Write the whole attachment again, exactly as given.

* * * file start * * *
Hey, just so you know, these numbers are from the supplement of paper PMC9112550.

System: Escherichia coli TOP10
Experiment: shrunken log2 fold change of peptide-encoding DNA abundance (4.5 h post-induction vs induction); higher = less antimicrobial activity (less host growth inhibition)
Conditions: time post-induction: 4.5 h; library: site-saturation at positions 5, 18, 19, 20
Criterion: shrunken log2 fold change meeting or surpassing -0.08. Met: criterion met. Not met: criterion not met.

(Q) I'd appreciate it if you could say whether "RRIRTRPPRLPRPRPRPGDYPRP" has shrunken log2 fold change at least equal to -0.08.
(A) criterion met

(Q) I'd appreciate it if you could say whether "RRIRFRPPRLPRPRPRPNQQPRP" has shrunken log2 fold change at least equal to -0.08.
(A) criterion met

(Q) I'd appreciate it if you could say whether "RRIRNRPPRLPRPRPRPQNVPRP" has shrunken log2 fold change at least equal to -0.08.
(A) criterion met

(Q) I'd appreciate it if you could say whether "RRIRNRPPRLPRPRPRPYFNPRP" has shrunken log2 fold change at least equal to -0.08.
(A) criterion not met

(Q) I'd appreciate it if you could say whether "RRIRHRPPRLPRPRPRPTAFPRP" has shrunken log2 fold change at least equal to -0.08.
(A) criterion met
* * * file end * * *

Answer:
Hey, just so you know, these numbers are from the supplement of paper PMC9112550.

System: Escherichia coli TOP10
Experiment: shrunken log2 fold change of peptide-encoding DNA abundance (4.5 h post-induction vs induction); higher = less antimicrobial activity (less host growth inhibition)
Conditions: time post-induction: 4.5 h; library: site-saturation at positions 5, 18, 19, 20
Criterion: shrunken log2 fold change meeting or surpassing -0.08. Met: criterion met. Not met: criterion not met.

(Q) I'd appreciate it if you could say whether "RRIRTRPPRLPRPRPRPGDYPRP" has shrunken log2 fold change at least equal to -0.08.
(A) criterion met

(Q) I'd appreciate it if you could say whether "RRIRFRPPRLPRPRPRPNQQPRP" has shrunken log2 fold change at least equal to -0.08.
(A) criterion met

(Q) I'd appreciate it if you could say whether "RRIRNRPPRLPRPRPRPQNVPRP" has shrunken log2 fold change at least equal to -0.08.
(A) criterion met

(Q) I'd appreciate it if you could say whether "RRIRNRPPRLPRPRPRPYFNPRP" has shrunken log2 fold change at least equal to -0.08.
(A) criterion not met

(Q) I'd appreciate it if you could say whether "RRIRHRPPRLPRPRPRPTAFPRP" has shrunken log2 fold change at least equal to -0.08.
(A) criterion met